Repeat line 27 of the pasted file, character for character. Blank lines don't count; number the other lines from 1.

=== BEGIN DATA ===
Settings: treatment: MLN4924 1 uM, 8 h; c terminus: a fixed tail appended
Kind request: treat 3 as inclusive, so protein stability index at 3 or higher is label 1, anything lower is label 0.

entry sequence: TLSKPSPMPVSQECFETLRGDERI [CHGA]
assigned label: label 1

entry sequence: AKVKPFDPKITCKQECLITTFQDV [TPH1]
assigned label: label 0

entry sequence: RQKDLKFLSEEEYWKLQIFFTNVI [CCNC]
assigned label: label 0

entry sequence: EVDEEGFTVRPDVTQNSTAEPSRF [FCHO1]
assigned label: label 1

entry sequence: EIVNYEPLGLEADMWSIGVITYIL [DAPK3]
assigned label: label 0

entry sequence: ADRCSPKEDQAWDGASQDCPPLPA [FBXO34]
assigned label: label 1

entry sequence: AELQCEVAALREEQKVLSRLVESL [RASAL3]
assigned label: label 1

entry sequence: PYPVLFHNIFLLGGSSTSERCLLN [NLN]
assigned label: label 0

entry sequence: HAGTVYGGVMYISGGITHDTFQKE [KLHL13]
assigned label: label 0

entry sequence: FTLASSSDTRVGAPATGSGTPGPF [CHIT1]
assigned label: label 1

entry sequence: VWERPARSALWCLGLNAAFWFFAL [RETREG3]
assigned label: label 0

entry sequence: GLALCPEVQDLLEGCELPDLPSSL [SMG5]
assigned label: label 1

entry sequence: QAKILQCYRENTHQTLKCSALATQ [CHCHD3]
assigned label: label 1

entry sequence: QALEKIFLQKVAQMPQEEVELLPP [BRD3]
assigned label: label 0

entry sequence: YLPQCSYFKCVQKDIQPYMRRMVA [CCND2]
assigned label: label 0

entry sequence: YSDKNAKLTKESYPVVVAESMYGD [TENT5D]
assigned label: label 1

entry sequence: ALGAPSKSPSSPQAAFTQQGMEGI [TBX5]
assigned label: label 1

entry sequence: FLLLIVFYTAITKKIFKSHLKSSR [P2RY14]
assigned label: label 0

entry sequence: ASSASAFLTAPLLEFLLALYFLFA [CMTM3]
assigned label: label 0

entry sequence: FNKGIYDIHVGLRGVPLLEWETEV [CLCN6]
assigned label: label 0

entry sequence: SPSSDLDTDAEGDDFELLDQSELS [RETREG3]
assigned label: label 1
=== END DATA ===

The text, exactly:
entry sequence: QAKILQCYRENTHQTLKCSALATQ [CHCHD3]